Baby Halder may be a feted author on the verge of having her third book published but the maid in her is never far from the surface.
When I step onto the terrace of the house where Halder lives, her black cocker spaniel, the unruly Coco, sinks her teeth into the fleece jacket I am carrying, dragging it to the ground. When we manage to retrieve it, Halder, looking stricken, goes to the bathroom and returns with a box of Surf washing powder, intending to wash my jacket there and then. I have to stop her and remind her that I am here to interview her, the author.
Nevertheless, Halder, who lives in Gurgaon, outside the Indian capital of New Delhi, continues to work as a maid and says she sometimes forgets she is now an acclaimed author, too. And who can blame her?
This is a country where domestic helpers are not supposed to answer back – even when they are being beaten.
A maid writing a book good enough to be published is a feat unprecedented in the annals of Indian literary history, a feat Halder, 39, achieved eight years ago with A Life Less Ordinary, a searing account of her brutal childhood, even more brutal marriage and a series of vicious employers.
That book has since been translated into 24 languages and has taken her on tours in Hong Kong, Germany and France. She has attended literary festivals in India and won awards. The global media profiled her at length when A Life Less Ordinary was published because it was a sensational story – a book written by one of the faceless, voiceless domestic servants who cook, dust, mop, shop and do laundry all day for the Indian middle class but are invisible as individuals.
The terrace on which Halder lives is on the roof of the house owned by her employer and mentor, Prabodh Kumar, a retired professor of anthropology and himself a published author.
Halder began working for him 14 years ago. One day, he caught her browsing through his Bengali books while she was dusting and he took an interest in her past. As she started talking, he gave her a notebook and pen and urged her to start writing.
Slowly, in the gaps between household chores at the Kumars’ home, Halder began describing, with raw emotion, a life that would have crushed most people.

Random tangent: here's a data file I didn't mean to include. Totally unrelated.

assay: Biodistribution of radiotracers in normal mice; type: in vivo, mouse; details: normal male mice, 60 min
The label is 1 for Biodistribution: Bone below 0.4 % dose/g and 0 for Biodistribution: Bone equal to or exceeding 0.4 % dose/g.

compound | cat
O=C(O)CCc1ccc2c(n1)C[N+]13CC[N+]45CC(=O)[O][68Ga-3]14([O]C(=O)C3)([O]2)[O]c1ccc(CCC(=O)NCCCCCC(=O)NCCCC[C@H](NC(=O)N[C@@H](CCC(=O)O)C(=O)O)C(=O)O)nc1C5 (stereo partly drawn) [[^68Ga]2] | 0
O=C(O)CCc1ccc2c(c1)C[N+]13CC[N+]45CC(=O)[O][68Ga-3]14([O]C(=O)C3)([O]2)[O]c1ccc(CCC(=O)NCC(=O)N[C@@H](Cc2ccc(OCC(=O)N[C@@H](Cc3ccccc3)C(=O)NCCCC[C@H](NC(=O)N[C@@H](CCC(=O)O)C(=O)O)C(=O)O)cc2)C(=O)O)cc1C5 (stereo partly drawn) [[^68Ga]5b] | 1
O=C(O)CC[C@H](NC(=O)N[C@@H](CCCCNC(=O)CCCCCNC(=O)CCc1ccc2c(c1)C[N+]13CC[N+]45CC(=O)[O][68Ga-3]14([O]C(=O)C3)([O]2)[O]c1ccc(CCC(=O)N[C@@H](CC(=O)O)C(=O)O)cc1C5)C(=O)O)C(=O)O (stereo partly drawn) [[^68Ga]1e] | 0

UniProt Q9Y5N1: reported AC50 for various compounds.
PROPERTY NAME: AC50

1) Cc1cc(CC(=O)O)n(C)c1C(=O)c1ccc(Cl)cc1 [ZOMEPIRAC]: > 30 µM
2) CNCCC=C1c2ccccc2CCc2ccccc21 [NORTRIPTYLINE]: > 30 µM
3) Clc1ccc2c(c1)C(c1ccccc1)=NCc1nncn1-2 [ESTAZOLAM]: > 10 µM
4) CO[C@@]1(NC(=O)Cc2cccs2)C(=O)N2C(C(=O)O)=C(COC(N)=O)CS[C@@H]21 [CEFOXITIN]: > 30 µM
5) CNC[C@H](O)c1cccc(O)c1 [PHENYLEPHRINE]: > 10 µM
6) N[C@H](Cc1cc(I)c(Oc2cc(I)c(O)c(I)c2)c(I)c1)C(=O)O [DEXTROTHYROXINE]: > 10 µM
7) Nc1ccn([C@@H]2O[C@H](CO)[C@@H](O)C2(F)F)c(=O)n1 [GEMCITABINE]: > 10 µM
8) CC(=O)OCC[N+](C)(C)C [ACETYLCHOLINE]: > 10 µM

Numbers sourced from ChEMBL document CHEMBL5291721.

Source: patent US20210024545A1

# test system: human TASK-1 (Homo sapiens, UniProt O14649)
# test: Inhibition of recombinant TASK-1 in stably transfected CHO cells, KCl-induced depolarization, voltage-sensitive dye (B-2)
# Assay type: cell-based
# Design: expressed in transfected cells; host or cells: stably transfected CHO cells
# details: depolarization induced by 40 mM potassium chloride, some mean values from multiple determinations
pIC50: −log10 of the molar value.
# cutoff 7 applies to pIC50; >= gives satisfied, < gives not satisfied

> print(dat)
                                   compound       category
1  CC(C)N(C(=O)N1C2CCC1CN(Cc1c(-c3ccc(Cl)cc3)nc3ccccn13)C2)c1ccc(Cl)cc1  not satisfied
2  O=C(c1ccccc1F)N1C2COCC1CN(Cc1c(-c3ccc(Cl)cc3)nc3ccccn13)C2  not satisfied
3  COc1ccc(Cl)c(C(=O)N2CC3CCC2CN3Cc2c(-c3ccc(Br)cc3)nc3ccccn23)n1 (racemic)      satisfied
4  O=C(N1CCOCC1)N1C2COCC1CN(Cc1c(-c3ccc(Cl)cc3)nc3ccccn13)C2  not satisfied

It began in Durgapur, in West Bengal, the day her mother, exhausted by a feckless husband’s failure to provide for the family, walked out and never returned. Baby (the name her parents gave her) was four. Her father was a rough man who once beat her for telling friends there was no food in the house.
He began bringing home one new mother after another. Halder’s schooling was disrupted by money problems and domestic strife. Her elder sister, Sushila, had been married off aged 16, when Baby was a child. (Baby’s brother-in-law would turn out to be violent and, one day, in 1994, when Sushila confronted him about his infidelity, he strangled her to death.) When Baby’s father decided he could no longer support her, he married her off, too, to a man twice her age. She was 12 and had no idea what was going to happen.
On her wedding night, her husband raped her. By the time she was 13, she was pregnant with her first son, Subodh. Two more children followed, a son, Tapas, and a daughter, Pia, but her husband became more malevolent by the day, beating her and, on one occasion, after seeing her speaking to another man, splitting her head open with a rock.
Like millions of other rural Indian women escaping either poverty or marriage to a violent drunk, or both, Halder fled to New Delhi in 1999, to look for work that would allow her to support her children.
Close to destitution, she was forced to send her eldest son out to work as an underage domestic servant. For her part, she endured the contempt of middle-class employers who wanted her to lock up her children in the attic all day while she slaved for them.
“I don’t understand why employers are so cruel,” says Halder. “We all have to work. We all need to eat. Work is a good thing – there is nothing wrong with manual labour. Because we have to do manual labour does not make us … less. But there must be izzat [‘dignity’]. But rich people here are just driven by their self-interest and nothing else.”